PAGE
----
He's had a pretty good seat, too.
"I'm extremely pleased and proud not just of the player that Nick has become, but the person he's become," Clark said. "I knew in some form or fashion he would pursue basketball, and he's both embraced it and improved to the point that he wants to keep playing professionally next year.
"I see a kid who's found something he loves, who's good at it...a kid who's grown into a leader and a young man trying to do the right thing for the right reasons. I hope he has a great end in the coming days and weeks to his college career. Either way, I'm just overflowing with gratitude."
When Nick gravitated toward basketball in high school, he played on good teams at DeSales High School and a loaded AAU circuit in and around Columbus with the likes of Jared Sullinger of the Boston Celtics, last year's National Player of the Year and current Utah Jazz point guard Trey Burke, Ohio State's Aaron Craft, Michigan State's Adreian Payne, current Ohio teammate Stevie Taylor, VCU guard Rob Brandenberg and West Virginia point guard Juwan Staten.
Between those guards and Cooper, there was never much opportunity for Nick Kellogg -- listed by Ohio at 6'3 -- to play his preferred position, point guard. So he adapted, started working on a quick-release 3-pointer that's now become his signature shot and has always tried "to add layers" to his game, even if those layers don't always show up in the box score.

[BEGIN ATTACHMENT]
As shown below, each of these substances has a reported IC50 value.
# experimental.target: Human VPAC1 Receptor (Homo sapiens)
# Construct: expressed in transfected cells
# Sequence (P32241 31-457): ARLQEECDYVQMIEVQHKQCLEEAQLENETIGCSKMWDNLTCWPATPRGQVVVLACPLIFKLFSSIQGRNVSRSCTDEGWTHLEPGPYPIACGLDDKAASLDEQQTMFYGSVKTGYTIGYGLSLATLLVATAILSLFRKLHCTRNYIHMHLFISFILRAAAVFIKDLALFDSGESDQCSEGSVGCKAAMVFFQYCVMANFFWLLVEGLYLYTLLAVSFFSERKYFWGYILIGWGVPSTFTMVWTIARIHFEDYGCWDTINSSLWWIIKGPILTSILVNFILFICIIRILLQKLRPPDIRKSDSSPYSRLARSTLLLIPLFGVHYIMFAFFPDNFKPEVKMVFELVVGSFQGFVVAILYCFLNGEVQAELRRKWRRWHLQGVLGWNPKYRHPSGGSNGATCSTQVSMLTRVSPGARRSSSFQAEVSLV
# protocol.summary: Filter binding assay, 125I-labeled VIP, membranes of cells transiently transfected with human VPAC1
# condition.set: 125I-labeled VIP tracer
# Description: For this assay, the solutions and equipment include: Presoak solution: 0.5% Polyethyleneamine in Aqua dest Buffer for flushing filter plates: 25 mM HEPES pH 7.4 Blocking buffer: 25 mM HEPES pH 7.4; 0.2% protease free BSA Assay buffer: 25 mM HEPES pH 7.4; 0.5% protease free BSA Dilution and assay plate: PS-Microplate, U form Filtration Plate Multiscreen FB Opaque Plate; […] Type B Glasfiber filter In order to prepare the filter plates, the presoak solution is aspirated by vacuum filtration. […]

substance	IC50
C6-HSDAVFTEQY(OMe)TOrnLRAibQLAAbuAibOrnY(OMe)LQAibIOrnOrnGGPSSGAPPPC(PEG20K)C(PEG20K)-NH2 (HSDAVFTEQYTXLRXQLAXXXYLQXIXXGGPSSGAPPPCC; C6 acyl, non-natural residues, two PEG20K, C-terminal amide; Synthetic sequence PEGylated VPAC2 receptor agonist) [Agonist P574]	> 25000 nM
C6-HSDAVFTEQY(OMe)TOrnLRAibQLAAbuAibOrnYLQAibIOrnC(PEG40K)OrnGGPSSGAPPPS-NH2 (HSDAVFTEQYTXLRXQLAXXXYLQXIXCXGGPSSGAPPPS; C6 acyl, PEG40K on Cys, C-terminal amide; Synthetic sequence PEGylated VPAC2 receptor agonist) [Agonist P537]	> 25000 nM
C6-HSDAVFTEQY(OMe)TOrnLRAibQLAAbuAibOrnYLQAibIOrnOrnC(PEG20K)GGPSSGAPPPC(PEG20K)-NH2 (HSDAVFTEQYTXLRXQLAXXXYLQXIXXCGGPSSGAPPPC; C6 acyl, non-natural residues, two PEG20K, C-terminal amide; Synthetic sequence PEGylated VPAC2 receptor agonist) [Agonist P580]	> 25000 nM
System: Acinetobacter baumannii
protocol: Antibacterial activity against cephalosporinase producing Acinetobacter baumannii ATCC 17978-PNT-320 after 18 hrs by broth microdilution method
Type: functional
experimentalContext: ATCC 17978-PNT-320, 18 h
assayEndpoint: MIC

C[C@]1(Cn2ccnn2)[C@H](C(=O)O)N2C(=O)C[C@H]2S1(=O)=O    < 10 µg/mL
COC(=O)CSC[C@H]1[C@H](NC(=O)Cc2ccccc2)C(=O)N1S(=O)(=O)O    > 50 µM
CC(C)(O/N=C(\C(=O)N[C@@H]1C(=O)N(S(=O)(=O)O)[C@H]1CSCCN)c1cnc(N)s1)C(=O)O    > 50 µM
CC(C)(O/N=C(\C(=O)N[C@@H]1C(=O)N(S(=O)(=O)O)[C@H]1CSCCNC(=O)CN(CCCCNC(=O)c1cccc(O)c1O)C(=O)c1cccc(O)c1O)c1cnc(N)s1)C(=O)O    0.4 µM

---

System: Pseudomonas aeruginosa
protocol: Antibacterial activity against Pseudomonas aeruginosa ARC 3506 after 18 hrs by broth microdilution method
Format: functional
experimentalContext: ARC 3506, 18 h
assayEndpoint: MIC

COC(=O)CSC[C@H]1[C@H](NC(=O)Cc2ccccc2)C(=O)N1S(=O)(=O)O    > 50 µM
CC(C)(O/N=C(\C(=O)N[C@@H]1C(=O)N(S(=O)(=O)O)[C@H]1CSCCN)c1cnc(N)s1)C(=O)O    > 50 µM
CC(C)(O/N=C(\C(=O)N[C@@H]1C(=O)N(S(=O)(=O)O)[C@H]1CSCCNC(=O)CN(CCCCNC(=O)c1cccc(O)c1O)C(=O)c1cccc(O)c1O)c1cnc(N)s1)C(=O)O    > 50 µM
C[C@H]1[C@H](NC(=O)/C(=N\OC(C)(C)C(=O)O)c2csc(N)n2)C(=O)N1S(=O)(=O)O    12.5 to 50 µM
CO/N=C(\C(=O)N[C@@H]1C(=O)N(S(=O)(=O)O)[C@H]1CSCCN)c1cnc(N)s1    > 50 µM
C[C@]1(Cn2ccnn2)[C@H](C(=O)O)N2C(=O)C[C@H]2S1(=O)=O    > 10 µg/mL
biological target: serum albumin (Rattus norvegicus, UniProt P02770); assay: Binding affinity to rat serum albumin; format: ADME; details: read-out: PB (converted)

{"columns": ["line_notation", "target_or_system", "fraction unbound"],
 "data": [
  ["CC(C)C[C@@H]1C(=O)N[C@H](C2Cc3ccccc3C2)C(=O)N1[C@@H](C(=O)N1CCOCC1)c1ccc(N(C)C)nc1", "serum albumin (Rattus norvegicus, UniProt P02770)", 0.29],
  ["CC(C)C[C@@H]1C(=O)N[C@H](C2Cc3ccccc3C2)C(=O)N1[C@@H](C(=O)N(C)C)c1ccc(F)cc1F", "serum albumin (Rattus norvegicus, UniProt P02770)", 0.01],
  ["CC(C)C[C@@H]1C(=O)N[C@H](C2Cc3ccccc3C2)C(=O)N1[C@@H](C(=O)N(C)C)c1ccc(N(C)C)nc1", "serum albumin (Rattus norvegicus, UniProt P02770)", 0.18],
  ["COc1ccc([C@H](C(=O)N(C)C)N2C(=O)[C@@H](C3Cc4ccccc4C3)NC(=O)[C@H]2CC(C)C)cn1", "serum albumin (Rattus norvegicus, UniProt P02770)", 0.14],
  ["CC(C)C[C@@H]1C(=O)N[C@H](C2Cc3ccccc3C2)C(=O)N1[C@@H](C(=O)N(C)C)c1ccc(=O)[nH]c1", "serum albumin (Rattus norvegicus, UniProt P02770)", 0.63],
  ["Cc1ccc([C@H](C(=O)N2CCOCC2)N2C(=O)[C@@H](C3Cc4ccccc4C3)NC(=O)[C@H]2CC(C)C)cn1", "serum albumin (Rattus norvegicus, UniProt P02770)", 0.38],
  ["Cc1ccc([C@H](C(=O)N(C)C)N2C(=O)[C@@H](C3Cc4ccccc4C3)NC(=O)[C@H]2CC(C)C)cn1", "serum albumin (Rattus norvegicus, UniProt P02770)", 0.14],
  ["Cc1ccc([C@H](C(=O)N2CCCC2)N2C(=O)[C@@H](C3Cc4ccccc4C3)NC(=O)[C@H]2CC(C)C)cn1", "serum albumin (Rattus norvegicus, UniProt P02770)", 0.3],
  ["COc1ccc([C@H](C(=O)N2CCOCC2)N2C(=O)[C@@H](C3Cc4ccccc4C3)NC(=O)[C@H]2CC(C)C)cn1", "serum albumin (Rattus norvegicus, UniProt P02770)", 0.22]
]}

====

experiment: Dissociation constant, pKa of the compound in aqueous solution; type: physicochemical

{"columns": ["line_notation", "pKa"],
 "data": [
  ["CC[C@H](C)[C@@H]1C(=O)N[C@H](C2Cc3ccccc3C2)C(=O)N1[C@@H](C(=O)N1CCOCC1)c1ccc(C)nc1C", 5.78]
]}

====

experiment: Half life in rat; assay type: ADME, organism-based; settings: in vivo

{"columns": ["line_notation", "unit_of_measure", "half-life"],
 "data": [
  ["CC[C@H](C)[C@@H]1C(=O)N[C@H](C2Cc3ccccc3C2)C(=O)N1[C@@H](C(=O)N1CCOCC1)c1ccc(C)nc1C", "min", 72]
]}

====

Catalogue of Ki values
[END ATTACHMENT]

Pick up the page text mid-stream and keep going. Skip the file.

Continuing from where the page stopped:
"He's put in the work," Clark Kellogg said. "That shot, he's spent time working on it. For three years he played with a point guard (Cooper) who drew a lot of defensive attention and loved to kick it to the perimeter. He had to adjust to that. In high school, he was a scorer, a driver who usually had to make his own shot."
Said Nick: "Believe it or not, I was pretty much a power forward when I was younger. I guess I forgot to keep growing."
He didn't get much recruiting interest at all, and when John Groce left his assistant job at Ohio State to become Ohio's head coach, Nick was a quick sell.
"Coach Groce wanted me, I loved the campus and I was sold," Nick said. "It was just perfect."
A second-team All-Freshman MAC selection in his first year, Kellogg made 85 3-pointers as a sophmore for a team that shot its way to the Sweet 16, first by beating Michigan, before being outmanned and eliminated by North Carolina.
"I had eight rebounds in that (North Carolina) game)," Nick said. "I knew I should have been a power forward.
"It's been awesome here. We've won a lot. We've had change (Groce left for Illinois after the Sweet 16 run) and we've still won. I'm surrounded by good guys, good people. I was never much of an Ohio State fan -- I actually rooted for Indiana as a kid. But I'm a Columbus kid who got to knock Michigan out of the NCAA tournament. That's pretty memorable."
That, like Nick's game-winning shot earlier this season with Clark in attendance at Richmond, made "Pops" awfully proud.
"It's been a good run -- no, it's been great, actually," Nick said. "I'm just really blessed and grateful."